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Bank Groups Sue US Regulators to Halt Anti-Redlining Rules *Centurion Insurance AFS*

Feb 06, 2024 (0) comment , , , , , , , , ,

Several industry groups sued US regulators to block recent overhauls to the Community Reinvestment Act, arguing the new rules meant to tackle redlining and boost lending to lower-income areas will actually discourage banks from lending.

The American Bankers Association, U.S. Chamber of Commerce and the Texas Bankers Association were among the groups that filed the lawsuit in the Northern District of Texas against the Federal Reserve, the Federal Deposit Insurance Corp. and the Office of the Comptroller of the Currency, according to a statement. They asked the court to vacate the final rules and will seek a preliminary injunction to pause them while the court decides.

“We strongly support and appreciate the goals of the Community Reinvestment Act, but in this exceedingly complex rulemaking, the agencies have created a CRA evaluation framework that unlawfully exceeds what Congress authorized and fails to recognize banks’ demonstrated commitment to fully serving their communities,” ABA President and Chief Executive Officer Rob Nichols said.

Representatives for the Fed, the FDIC and the OCC declined to comment.

The CRA is a 1977 law aimed at addressing discriminatory lending practices by banks and federal agencies. It allows regulators to evaluate banks’ lending and investments in low- and moderate-income communities. In October, regulators updated the rules to cover online and mobile banking services. That means the grades that regulators give firms for lending to low- and moderate-income communities won’t be based just on the locations of physical branches. The overhaul will also stiffen other criteria for big lenders.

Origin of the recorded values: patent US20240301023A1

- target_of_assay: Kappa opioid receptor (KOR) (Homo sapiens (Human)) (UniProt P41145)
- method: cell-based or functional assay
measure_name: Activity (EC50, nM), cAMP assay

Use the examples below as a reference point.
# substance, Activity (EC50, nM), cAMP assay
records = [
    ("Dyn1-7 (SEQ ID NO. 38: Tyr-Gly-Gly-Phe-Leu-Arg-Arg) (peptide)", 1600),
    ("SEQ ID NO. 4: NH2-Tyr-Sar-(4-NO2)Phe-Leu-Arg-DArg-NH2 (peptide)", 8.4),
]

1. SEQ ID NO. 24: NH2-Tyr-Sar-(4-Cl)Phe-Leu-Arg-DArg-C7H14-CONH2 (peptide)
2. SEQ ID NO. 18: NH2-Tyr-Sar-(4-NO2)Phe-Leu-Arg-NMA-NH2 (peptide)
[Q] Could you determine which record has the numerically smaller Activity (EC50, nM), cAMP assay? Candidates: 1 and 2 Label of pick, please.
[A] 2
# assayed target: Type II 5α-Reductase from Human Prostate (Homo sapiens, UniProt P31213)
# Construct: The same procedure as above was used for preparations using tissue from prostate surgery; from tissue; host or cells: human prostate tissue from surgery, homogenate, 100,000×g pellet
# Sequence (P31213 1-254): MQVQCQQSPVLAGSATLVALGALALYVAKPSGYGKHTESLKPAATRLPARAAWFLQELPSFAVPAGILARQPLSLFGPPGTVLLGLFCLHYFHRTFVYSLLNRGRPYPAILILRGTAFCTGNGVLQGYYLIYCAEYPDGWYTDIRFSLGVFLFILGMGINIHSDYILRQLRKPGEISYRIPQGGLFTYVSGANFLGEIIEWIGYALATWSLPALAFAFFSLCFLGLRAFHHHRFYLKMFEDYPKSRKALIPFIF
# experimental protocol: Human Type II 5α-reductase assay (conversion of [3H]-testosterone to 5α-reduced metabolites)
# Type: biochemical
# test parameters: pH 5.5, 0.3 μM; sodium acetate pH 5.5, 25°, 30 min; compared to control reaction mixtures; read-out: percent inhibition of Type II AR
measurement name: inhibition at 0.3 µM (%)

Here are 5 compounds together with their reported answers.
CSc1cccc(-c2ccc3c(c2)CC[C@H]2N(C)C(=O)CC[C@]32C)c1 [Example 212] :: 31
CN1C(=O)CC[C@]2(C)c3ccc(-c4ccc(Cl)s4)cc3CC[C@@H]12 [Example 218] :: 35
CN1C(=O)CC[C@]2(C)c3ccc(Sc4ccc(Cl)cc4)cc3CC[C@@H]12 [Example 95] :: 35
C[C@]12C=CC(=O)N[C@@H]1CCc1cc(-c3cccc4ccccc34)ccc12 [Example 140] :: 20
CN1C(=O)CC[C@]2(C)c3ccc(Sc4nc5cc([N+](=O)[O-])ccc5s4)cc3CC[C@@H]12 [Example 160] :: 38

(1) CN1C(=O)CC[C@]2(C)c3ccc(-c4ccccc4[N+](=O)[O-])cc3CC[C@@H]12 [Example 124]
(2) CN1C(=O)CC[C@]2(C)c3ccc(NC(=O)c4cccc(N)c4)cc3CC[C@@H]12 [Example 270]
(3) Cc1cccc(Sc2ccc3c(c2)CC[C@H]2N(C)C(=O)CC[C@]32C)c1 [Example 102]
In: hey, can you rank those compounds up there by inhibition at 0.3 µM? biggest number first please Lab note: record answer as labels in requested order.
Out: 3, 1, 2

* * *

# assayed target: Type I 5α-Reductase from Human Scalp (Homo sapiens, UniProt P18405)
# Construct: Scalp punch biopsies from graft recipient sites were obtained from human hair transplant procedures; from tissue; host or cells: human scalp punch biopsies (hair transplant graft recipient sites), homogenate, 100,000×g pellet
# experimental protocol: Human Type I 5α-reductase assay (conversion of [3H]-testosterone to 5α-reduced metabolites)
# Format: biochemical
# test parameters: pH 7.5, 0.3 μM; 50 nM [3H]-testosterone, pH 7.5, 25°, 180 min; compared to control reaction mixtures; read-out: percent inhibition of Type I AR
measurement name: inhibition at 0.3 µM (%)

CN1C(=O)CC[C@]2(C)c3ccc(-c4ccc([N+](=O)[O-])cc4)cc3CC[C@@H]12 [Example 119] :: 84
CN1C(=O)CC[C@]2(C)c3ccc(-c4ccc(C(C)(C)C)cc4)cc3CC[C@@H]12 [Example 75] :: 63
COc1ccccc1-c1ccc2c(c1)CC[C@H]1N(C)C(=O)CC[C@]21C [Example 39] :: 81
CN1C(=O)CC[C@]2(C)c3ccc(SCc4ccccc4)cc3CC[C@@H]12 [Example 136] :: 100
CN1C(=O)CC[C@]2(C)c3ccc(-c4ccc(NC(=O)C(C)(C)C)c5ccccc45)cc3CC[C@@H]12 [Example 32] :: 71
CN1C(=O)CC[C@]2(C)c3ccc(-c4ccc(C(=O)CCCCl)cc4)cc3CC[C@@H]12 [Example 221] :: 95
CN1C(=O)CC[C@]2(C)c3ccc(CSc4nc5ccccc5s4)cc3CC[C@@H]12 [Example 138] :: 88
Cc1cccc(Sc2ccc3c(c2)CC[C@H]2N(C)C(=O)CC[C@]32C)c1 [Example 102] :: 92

The effort to revamp the rules had faced criticism from both industry and consumer advocates. Banking trade groups have argued the new criteria for rating lending could make it too hard to achieve a high score. Meanwhile, critics have said the changes didn’t go far enough.

The groups behind the lawsuit say regulators exceeded their statutory authority in violation of the Administrative Procedure Act.

Copyright 2024 Bloomberg.


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